Hungerford filled out Plaintiff’s FMLA paperwork, and provided Plaintiff with an offwork slip that states, “Mr. Steinker is unable to return to work due to illness and will be
incapacitated fully until 2 January 2010 or later.” (Id. at 78-79; Defendant’s Ex. F).
On September 28, 2009, EP’s Director of Human Resources, Cate Darmstadt
(“Darmstadt”), informed Plaintiff via email that because the Princeton Plant employed
more than fifty (50) employees, Plaintiff needed to fill out the attached FMLA paperwork
with his doctor and return it to her by October 12, 2009. (Plaintiff’s Ex. D). Plaintiff did
so, and on November 30, 2009, EP granted Plaintiff twelve (12) weeks of FMLA leave,
and informed him that he had to return to work by December 14, 2009, without
restrictions, or lose his job. (Plaintiff Dep. at 126-27; see also Affidavit of Michael
Steinker ¶ 8; Plaintiff’s Ex. D). Plaintiff asked Darmstadt if he could extend his leave by
going on medical leave, but that request was denied. (Plaintiff Dep. at 102; Plaintiff’s
Exs. C, D). Darmstadt informed Plaintiff that “[a]lternate medical leave is not an option
for FMLA eligible sites, [sic] Princeton is FMLA eligible.” (Plaintiff’s Ex. D; see also
Plaintiff’s Ex. A at 23 (EP’s policy handbook stating that an employee is eligible for
FMLA if, inter alia, the employee works at a location “where at least 50 employees are
employed by the employer within 75 miles”).
On December 9, 2009, Plaintiff informed Darmstadt that his appointment with Dr.
Hungerford had been cancelled, and that he was trying to get another appointment.
(Plaintiff’s Ex. D). He also attached a note from his pain management doctor, Dr.
Thomas, stating that his condition had improved with physical therapy and that Plaintiff
wished to return to work. (Plaintiff’s Ex. G). Dr. Thomas stated, “[h]owever, at this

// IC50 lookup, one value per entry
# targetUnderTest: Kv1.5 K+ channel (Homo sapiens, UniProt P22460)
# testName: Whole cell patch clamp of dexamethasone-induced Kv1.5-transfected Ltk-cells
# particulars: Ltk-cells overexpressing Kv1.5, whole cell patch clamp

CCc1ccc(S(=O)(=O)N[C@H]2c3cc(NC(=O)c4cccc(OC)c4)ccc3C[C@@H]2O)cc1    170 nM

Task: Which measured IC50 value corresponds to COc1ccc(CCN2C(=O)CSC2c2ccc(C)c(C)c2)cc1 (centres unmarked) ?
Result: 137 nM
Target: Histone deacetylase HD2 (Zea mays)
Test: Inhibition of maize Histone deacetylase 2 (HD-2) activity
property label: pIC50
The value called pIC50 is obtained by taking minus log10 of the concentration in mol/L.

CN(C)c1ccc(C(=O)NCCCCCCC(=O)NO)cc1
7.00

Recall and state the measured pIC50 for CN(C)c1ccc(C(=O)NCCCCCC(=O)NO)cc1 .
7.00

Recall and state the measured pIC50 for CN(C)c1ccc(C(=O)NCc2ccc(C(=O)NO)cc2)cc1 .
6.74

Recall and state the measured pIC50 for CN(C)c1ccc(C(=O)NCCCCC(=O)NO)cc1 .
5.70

point he is unable to return to work, based on the condition that he cannot have
restrictions.” (Id.). Plaintiff did not receive a release to return to work without any
restrictions by December 14, 2009. (Plaintiff Dep. at 99, 101, 143). Accordingly, EP
terminated his employment. (Id. at 102; Plaintiff’s Ex. D).
While on leave, Plaintiff received both short and long term disability payments.
(Plaintiff Dep. at 111). In late 2010, Plaintiff was approved for full Social Security
Disability Insurance (“SSDI”) benefits back dated to January of 2010. (Id. at 110-11).
Plaintiff is currently not employed and continues to receive full SSDI benefits. (Id. at
112). Plaintiff has made no effort to look for work or return to the work force. (Id. at
Summary Judgment Standard
Summary judgment is appropriate “if the movant shows that there is no genuine
dispute as to any material fact and the movant is entitled to judgment as a matter of law.”
FED. R. CIV. P. 56(a). The moving party bears the burden of demonstrating the absence of
a genuine issue of material fact. Celotex Corp. v. Catrett, 477 U.S. 317, 323, 325 (1986).
The non-moving party, however, may not rest on mere allegations or denials in its
pleadings, but rather must set forth specific facts showing that there is a genuine issue for
trial. FED. R. CIV. P. 56(c); Anderson v. Liberty Lobby, Inc., 477 U.S. 242, 249 (1986).
A genuine issue of material fact exists if “there is sufficient evidence favoring the
nonmoving party for a jury to return a verdict for that party.” Anderson, 477 U.S. at 249.
Stated differently, only disputes over material facts – i.e., “facts that might affect the
outcome of the suit under the governing law” – will preclude the entry of summary
judgment. Id. at 248. When determining whether a genuine issue of material fact exists,
the court views the record and all reasonable inferences in the light most favorable to the
nonmoving party. Id. at 255.
Plaintiff alleges that EP violated the ADA when it terminated him and failed to
provide him with a reasonable accommodation.
Title I of the ADA prohibits employers from discriminating “against a qualified
individual on the basis of disability in regard to job application procedures, the hiring,
advancement, or discharge of employees, employee compensation, job training, and other
terms, conditions, and privileges of employment.” 42 U.S.C. § 12112(a). Title I also